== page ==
The young student was visiting an island off the west coast of Ireland, far from his Midwestern U.S. college, when the unthinkable happened.
Two of his friends — fellow University of Kansas students spending a semester abroad — drowned.
The tragedy led young Paul Coakley to seek spiritual guidance from a parish priest serving on the island of Inishbofin. The priest encouraged Coakley to seek solace from his heavenly Father in times of discomfort and travail.
Coakley, now 55, will become the new archbishop of the Roman Catholic Archdiocese of Oklahoma City during an installation ceremony set for Friday at Edmond's St. John the Baptist Catholic Church.
A kind priest's guidance in the aftermath of his friends' drowning is among the myriad influences that led him on his journey to the priesthood.
“I was 20 years old, 4,000 miles away from home and had no place to turn,” Coakley said. “The parish priest really kind of impressed me, giving me an appreciation of the priesthood and what it means to be a spiritual father.”
Coakley is well aware of the fact that his own role as spiritual father is to be broadened as he takes over the helm of an archdiocese representing about twice the number of Catholics than his previous diocese.
An avid bicyclist, outdoorsman and fan of social media (He doesn't have a personal Facebook page, but the Salina Diocese does), Coakley said the many positions he held during his 21 years as a priest in the Diocese of Wichita, Kan., will serve him in good stead.
He said his six years as bishop of the Diocese of Salina also resulted in a wealth of leadership experience that he will likely need as the new Oklahoma City archbishop.
“I think it turned out to be pretty good preparation, giving me an overall vision for things a bishop needs to be aware of,” Coakley said.
Coakley said he did not aspire to the role of archbishop, but he believes that the Lord has graced him with all he needs for the position.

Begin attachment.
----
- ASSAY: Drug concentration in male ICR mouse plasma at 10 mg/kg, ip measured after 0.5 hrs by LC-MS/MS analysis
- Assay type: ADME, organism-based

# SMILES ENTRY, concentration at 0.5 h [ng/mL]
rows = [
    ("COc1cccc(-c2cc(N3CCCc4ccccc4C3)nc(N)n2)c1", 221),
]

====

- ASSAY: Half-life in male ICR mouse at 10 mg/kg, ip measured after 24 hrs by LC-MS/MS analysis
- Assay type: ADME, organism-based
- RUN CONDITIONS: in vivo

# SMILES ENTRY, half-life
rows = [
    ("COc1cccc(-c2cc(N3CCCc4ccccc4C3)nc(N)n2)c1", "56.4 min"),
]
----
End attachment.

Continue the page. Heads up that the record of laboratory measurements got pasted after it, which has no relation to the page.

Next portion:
He pointed to a quote by Mother Teresa to explain his views.
“She once said to a young priest who was feeling insecure about whether he was cut out to be a priest: ‘God doesn't choose the qualified. He qualifies the chosen.'
“So in that sense, I have a great deal of confidence in that it's the Lord who has called me to this. He has prepared me for this throughout my life and therefore He will give me the grace and the gifts that I need to serve Him in this new capacity.”
Coakley said he did not seriously begin to consider the priesthood until after college graduation, although the Inishbofin tragedy and his subsequent talks with the island's priest already had begun making somewhat of an impact on his career choice.
Coakley said he was a college junior when he visited Ireland. A post-graduation trip to France eventually set his heart upon the priesthood.
He said he spent eight months at the Abbey of Notre Dame de Fontgombault in France and considered becoming a monk at the monastery. Coakley said he was “very American” and the monastery was “very French” and he ultimately thought the culture differences were too pronounced.
He said he did gain clarity in those months at the monastery, enough to resolve to enter the seminary when he returned home to Kansas.
He said his parents were very supportive of his decision to become a priest and they encouraged him to fulfill his mission.
“So, it was no one thing, but a lot of individuals and opportunities that I had growing up as a young adult that moved me in that direction.”
Coakley brings a variety of gifts and talents to his new post as leader of the Oklahoma City Archdiocese.
He served as the director of the office of youth and young adult ministry for the Diocese of Wichita, as well as a hospital chaplain and college chaplain. Coakley also served as associate director and director of a spiritual life center in Wichita and director of spiritual formation at a Maryland seminary.
He was a parish priest for several churches in the Wichita Diocese, and led parishioners in building a new school and a new church.
He said he was looking forward to being a parish priest again in 2004 after having served as the diocese's vice chancellor and a church administrator, when four months into his appointment at a new parish, he received the call telling him of his appointment as Salina bishop.
He said six years later, to the day, he received a similar call letting him know that Pope Benedict XVI had appointed him as the new archbishop of the Archdiocese of Oklahoma City.
“I was privileged during my 21 years as a priest in Wichita that I had a variety of types of ministry, Coakley said.
That diversity and ability to deal with all types of people should work in his favor, the bishop said.
He said the Salina Diocese and the Archdiocese of Oklahoma City are similar in some ways, but perhaps the biggest difference is the larger number of people he will be leading.
He said the Salina Diocese has 86 parishes, representing about 48,000 people, while the Oklahoma City Archdiocese has about 109 parishes and missions, representing about 108,171 people.